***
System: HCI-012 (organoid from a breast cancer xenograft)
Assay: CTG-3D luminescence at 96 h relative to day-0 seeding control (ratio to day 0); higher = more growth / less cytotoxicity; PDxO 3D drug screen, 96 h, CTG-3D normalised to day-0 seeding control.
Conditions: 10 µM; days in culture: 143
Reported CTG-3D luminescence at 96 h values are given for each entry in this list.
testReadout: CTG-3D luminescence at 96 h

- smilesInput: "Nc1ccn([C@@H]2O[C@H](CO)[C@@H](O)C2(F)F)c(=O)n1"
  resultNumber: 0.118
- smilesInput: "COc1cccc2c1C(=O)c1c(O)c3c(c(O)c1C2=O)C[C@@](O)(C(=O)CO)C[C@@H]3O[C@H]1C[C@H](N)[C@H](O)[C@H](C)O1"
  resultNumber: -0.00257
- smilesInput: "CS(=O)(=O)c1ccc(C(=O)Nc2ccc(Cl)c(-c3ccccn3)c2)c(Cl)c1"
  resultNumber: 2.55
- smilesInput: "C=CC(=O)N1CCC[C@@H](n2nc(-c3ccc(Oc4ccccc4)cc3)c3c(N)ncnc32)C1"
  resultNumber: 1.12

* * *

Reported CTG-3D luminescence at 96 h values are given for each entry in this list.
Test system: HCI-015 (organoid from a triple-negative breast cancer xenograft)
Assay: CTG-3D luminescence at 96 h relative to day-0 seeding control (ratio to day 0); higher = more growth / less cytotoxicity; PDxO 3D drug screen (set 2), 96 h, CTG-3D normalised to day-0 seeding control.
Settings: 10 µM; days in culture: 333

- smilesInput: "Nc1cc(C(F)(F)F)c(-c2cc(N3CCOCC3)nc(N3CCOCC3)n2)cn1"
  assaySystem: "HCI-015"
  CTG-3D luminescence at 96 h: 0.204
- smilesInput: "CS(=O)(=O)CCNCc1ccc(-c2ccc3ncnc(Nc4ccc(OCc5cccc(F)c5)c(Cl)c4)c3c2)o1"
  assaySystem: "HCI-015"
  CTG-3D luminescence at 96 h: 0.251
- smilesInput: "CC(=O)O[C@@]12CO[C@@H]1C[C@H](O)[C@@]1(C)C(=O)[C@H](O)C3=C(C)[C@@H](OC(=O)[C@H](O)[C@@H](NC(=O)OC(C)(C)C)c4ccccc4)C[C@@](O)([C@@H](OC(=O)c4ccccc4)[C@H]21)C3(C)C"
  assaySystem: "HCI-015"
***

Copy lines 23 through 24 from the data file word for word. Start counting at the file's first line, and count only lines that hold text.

  assaySystem: "HCI-015"
  CTG-3D luminescence at 96 h: 0.251